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An Unexpected Light: Travels in Afghanistan (Englisch) Taschenbuch – 8. September 2000

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  • Taschenbuch: 496 Seiten
  • Verlag: MacMillan; Auflage: New ed. (8. September 2000)
  • Sprache: Englisch
  • ISBN-10: 0330371622
  • ISBN-13: 978-0330371629
  • Größe und/oder Gewicht: 12,8 x 3,1 x 19,7 cm
  • Durchschnittliche Kundenbewertung: 5.0 von 5 Sternen  Alle Rezensionen anzeigen (2 Kundenrezensionen)
  • Amazon Bestseller-Rang: Nr. 159.509 in Fremdsprachige Bücher (Siehe Top 100 in Fremdsprachige Bücher)

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Ever since the Soviet invasion of Afghanistan in 1978, this mysterious, romantic country has been shrouded in obscurity. As the Soviets forbade western reporters to enter the war zone and the Afghan fighters, the mujaheddin, found themselves inaccurately portrayed as savage, religious zealots, Afghanistan quietly slipped off the front page and into media obscurity. This veiled the hundreds of thousands of Afghans who lost their lives and the third of the population that fled into exile. However, in the schoolboy imagination of Jason Elliot back in the late 1970s, Afghanistan took a profound hold: "The Afghans seemed to belong to a different world, for which I was developing an inarticulate hunger; a people of prototypical human dignity, with Old Testament faces, who with guns almost as ancient as themselves were trying (and succeeding) to shoot down the latest in helicopter gunships". Still in his teens, Elliot set off for Kabul and the result, nearly 20 years later, is An Unexpected Light, the remarkable account of Elliot's travels in this extraordinary country, first in the midst of Soviet occupation and then in the face of the rise of the Taliban to power in the 1990s.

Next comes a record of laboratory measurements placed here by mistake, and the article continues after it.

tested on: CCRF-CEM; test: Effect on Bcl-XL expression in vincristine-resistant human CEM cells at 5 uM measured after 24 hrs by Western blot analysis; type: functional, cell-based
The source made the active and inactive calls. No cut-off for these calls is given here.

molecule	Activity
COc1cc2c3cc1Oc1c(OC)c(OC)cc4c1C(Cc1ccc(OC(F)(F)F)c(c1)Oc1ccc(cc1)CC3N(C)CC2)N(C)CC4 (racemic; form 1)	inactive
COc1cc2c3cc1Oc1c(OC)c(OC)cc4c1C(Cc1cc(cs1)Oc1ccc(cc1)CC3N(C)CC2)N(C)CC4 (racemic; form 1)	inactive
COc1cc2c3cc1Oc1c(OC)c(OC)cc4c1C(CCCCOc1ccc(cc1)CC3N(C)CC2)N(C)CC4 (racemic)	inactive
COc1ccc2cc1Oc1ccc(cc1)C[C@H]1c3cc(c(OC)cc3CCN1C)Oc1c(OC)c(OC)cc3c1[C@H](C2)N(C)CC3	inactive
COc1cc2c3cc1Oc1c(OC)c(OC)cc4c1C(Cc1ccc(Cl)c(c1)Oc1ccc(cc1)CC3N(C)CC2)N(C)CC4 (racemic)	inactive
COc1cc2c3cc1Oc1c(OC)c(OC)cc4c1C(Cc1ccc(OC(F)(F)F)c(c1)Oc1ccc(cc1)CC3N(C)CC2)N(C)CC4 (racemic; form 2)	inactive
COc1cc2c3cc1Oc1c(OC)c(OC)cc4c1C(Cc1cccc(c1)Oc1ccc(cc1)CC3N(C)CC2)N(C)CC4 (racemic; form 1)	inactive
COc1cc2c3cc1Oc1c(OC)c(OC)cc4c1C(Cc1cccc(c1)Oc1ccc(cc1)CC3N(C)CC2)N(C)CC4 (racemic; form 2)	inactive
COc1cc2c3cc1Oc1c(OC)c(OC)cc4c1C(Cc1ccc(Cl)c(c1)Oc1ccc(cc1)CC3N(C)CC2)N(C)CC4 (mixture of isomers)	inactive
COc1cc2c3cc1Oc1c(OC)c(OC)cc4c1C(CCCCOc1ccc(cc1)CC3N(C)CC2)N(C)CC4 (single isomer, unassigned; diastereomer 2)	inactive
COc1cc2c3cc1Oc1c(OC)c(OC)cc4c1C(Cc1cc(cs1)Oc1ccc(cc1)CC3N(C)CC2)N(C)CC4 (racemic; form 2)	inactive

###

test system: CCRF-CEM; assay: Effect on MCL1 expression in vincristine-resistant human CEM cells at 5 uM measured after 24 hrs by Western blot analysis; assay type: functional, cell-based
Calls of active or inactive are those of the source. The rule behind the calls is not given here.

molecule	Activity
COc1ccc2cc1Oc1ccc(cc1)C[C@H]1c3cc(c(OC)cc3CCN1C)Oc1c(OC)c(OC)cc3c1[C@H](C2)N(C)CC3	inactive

An Unexpected Light takes its title from Elliot's enduring wonder at his first encounter with Kabul, where "even as we stepped into its unaccustomed brightness that first morning, it seemed probable we had entered a world in some way enchanted, for which we lacked the proper measure". It is this inability to completely capture a country and a people with which Elliot falls in love that characterises this ambitious, sprawling book. Elliot's travels are truly extraordinary, from his teenage experiences with the mujaheddin in their campaigns against the Soviets to his truly hair-raising travels to the north of the country and often very funny evocation of the expatriate community of war-torn Kabul. However, in describing his travels Elliot also meditates among other things on the significance of travel, the tortured multicultural history of Afghanistan, "the results of successive clashings together of an impressive list of civilisations" and the worldly mysticism of Sufism. At times Elliot takes on too much, the prose becomes too lush and poetically congested and the book could have done with sharp editorial pruning, as it feels at least 50 pages too long at its close. Nevertheless, it is this diffuse nature that makes An Unexpected Light such a vivid and original piece of travel writing, based on a series of dramatic adventures. What emerges throughout is the remarkable generosity and placidity of a people who have been more accidentally enmeshed in violent conflict than congenitally predisposed towards embracing warfare.

Elliot recalls that prior to his first departure in the late 1970s, an amused Afghan diplomat suggested that "maybe one day you'll write a book about Afghanistan". In An Unexpected Light Afghanistan has finally received the loving, sympathetic and poetic book that it deserves. --Jerry Brotton


"The most sustained firsthand description of life in Afghanistan to be produced by a foreign observer in recent years . . . exciting."—Richard Bernstein, The New York Times